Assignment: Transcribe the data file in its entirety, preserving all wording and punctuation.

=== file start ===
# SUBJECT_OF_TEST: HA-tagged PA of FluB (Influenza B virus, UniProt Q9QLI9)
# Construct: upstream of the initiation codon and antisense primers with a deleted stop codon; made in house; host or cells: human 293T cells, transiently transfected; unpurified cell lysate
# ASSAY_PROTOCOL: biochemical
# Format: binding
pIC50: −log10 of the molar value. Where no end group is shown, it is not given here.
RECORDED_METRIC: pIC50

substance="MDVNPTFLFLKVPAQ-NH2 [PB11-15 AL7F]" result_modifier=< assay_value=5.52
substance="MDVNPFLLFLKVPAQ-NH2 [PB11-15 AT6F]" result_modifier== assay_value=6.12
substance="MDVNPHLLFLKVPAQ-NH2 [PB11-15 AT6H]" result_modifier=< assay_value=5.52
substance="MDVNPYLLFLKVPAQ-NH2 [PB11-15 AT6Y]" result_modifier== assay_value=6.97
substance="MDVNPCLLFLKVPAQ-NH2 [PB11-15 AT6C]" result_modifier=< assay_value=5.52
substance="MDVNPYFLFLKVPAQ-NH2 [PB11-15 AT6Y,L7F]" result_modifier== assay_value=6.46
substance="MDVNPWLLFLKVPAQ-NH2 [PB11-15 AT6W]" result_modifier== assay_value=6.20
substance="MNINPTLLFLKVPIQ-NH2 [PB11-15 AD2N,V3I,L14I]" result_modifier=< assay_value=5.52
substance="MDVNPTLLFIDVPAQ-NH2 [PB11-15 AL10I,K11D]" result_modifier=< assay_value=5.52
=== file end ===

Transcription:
# SUBJECT_OF_TEST: HA-tagged PA of FluB (Influenza B virus, UniProt Q9QLI9)
# Construct: upstream of the initiation codon and antisense primers with a deleted stop codon; made in house; host or cells: human 293T cells, transiently transfected; unpurified cell lysate
# ASSAY_PROTOCOL: biochemical
# Format: binding
pIC50: −log10 of the molar value. Where no end group is shown, it is not given here.
RECORDED_METRIC: pIC50

substance="MDVNPTFLFLKVPAQ-NH2 [PB11-15 AL7F]" result_modifier=< assay_value=5.52
substance="MDVNPFLLFLKVPAQ-NH2 [PB11-15 AT6F]" result_modifier== assay_value=6.12
substance="MDVNPHLLFLKVPAQ-NH2 [PB11-15 AT6H]" result_modifier=< assay_value=5.52
substance="MDVNPYLLFLKVPAQ-NH2 [PB11-15 AT6Y]" result_modifier== assay_value=6.97
substance="MDVNPCLLFLKVPAQ-NH2 [PB11-15 AT6C]" result_modifier=< assay_value=5.52
substance="MDVNPYFLFLKVPAQ-NH2 [PB11-15 AT6Y,L7F]" result_modifier== assay_value=6.46
substance="MDVNPWLLFLKVPAQ-NH2 [PB11-15 AT6W]" result_modifier== assay_value=6.20
substance="MNINPTLLFLKVPIQ-NH2 [PB11-15 AD2N,V3I,L14I]" result_modifier=< assay_value=5.52
substance="MDVNPTLLFIDVPAQ-NH2 [PB11-15 AL10I,K11D]" result_modifier=< assay_value=5.52